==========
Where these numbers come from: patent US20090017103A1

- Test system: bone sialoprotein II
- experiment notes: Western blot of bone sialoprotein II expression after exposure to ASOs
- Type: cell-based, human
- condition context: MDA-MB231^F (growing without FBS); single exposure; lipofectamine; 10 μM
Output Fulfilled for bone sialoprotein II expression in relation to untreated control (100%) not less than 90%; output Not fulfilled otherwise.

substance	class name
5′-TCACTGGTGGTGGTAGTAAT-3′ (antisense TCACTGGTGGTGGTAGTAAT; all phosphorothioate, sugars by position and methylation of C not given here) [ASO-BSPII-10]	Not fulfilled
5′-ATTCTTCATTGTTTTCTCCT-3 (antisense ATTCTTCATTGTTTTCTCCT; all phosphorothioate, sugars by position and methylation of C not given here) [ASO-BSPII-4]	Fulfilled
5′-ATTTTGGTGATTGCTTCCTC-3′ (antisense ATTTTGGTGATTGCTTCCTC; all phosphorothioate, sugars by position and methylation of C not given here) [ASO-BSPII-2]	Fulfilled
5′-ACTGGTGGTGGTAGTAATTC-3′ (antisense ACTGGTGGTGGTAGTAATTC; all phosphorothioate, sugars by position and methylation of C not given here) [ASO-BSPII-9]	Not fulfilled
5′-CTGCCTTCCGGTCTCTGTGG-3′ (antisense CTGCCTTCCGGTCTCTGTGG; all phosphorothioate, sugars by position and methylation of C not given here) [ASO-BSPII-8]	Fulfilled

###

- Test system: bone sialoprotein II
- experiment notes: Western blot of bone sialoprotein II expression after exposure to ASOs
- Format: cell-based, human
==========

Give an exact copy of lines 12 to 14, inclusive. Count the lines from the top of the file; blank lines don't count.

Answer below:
5′-CTGCCTTCCGGTCTCTGTGG-3′ (antisense CTGCCTTCCGGTCTCTGTGG; all phosphorothioate, sugars by position and methylation of C not given here) [ASO-BSPII-8]	Fulfilled

###

- Test system: bone sialoprotein II